About two weeks ago, I found myself down by three sons and a husband, a rare occurrence, but it did afford me the chance to spend some time alone with Aaron, my fourteen year old son. It’s a nice treat to spend some time together, one-on-one, and we managed to keep busy for two whole evenings (I’m sure he was bored beyond belief, but his friends were on vacation, so he was stuck with me)! On the first evening, we walked the streets of Summit, NJ, seeking peace. We walked with 1000 other people, in honor of a man who lost his life at the violent hands of young men, not much older than my son himself. It was an important thing for us to do, and I’m glad that he wanted to go with me.
On our second evening, we decided to stay closer to home, so we grabbed some dinner and then hit the “on demand” button on the remote in search of a movie. Because a household as large as ours calls for constant compromise and negotiations when it comes to movie nights, I decided to give him full, uncontested control over the movie choice. He decided on something he hadn’t seen before…a comedy…a sports comedy…an Adam Sandler sports comedy…yes, Happy Gilmore, the story of a failed ice hockey player winning back his Grandma’s home by winning a golf tournament. His ace in the hole? He can drive the ball 400 yards, using the slapshot that his late father taught him. His handicap? He can’t putt, and his foul mouth and foul temper get in the way of his success. Of course Happy wins in the end, despite the efforts of his competitor to derail him, despite the fact that he can’t putt, despite the fact that his coach dies before the competition ends, despite the fact that his lack of focus causes him to get his butt kicked by Bob Barker–his celebrity golf partner. In the end, Happy digs deep and finds in himself, and on his own, that special something that guides him to his goal. He finds his “authentic swing.”
The idea of an “authentic swing” comes from my favorite golf movie, The Legend of Baggar Vance. If you haven’t seen the movie, it is about an aspiring golfer, Rannulph Junuh, who is traumatized by his participation in World War I, and returns to Savannah a broken man. Adele, his love from before the war, needs his help to keep from losing her family fortune, and asks him to play golf in an exhibition with the best golfers from that era. Junuh doesn’t want to play, he’s wrestling his demons, he’s lost his focus and he’s “lost his swing”. Baggar Vance, a wanderer looking for work, finds Junuh hitting golf balls into the darkness, looking for his swing. He offers his services as a caddy, and quickly becomes Junuh’s confidant, friend, and teacher. He leads Junuh to face his demons, move past them, and focus himself on that thing that is his…that which he is meant to be…his authentic self. And when Junuh finds that place, that swing, Baggar quietly moves on.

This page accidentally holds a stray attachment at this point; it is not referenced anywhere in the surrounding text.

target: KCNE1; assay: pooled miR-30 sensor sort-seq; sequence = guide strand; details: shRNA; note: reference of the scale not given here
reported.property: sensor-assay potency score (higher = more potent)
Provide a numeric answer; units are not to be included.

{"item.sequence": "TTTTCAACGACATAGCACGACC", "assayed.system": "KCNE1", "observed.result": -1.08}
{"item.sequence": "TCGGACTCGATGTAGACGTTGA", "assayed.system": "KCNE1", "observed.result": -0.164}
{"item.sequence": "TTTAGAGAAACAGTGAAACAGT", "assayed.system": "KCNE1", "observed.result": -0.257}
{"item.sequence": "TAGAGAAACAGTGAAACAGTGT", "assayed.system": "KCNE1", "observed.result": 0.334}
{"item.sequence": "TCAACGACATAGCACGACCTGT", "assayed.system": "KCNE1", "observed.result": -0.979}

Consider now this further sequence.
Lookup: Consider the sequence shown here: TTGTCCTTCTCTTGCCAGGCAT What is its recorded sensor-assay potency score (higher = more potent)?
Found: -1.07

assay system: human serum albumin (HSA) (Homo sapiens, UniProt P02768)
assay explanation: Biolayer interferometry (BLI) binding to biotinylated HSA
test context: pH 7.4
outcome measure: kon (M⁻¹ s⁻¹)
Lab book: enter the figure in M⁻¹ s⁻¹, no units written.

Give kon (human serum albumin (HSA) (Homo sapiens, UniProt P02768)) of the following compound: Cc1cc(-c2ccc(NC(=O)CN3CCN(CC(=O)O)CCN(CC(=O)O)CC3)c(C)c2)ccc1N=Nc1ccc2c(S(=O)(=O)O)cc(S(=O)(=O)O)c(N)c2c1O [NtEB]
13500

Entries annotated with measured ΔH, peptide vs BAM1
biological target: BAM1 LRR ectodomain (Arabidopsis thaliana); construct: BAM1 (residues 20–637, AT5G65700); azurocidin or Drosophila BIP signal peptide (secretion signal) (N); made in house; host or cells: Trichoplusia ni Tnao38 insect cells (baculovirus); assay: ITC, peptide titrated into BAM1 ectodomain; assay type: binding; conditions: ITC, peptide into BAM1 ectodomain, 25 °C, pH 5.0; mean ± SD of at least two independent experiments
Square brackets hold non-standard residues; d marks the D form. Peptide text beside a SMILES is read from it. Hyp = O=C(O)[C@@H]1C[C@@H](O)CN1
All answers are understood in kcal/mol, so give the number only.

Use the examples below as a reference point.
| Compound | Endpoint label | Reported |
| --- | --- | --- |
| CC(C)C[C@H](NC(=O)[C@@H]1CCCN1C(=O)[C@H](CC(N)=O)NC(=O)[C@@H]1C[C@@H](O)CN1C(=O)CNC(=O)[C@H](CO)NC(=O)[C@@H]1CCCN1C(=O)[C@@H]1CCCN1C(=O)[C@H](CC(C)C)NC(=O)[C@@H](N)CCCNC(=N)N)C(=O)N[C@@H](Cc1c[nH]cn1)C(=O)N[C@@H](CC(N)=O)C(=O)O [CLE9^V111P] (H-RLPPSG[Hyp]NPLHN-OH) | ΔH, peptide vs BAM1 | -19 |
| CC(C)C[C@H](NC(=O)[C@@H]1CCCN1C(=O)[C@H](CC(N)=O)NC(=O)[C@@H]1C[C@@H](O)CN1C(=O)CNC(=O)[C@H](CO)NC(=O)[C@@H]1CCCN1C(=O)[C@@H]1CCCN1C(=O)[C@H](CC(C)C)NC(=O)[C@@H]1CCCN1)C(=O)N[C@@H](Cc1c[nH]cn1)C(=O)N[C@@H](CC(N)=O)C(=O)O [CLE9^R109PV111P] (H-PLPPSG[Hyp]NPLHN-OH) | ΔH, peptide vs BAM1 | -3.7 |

That authentic swing is something I’ve always known about, something I believe we all know about, something in our collective unconscious. And I believe that we lose sight of it, again and again, throughout our lifetime. And I believe that when we are most lost, others are sent to guide us, focus us, settle us. Sometimes it is someone we know and trust, who walks with us on our journey day after day. Sometimes it is someone from our past, who reappears at just the right moment to remind us of who we really are. And sometimes it is a stranger, who comes into our lives for a moment, helps us move out of the rough and back onto the green, and then quietly moves on.
If you lose your swing, let the hand of others help you find it. And don’t be afraid to reach out and steady the shaky hand of someone else–friend, loved one, or stranger. This beautiful ride we’re on, this journey to find that peace that we only find by settling into our lives, or by letting it settle into us, it’s not a journey we are supposed to take alone. Don’t be afraid of what that life is supposed to be…be still, be quiet, it will find you.
“…there’s only ONE shot that’s in perfect harmony with the field… One shot that’s his, authentic shot, and that shot is gonna choose him… There’s a perfect shot out there tryin’ to find each and every one of us… All we got to do is get ourselves out of its way, to let it choose us… Can’t see that flag as some dragon you got to slay… You got to look with soft eyes… See the place where the tides and the seasons and the turnin’ of the Earth, all come together… where everything that is, becomes one… You got to seek that place with your soul Junuh… Seek it with your hands don’t think about it… Feel it…”–Baggar Vance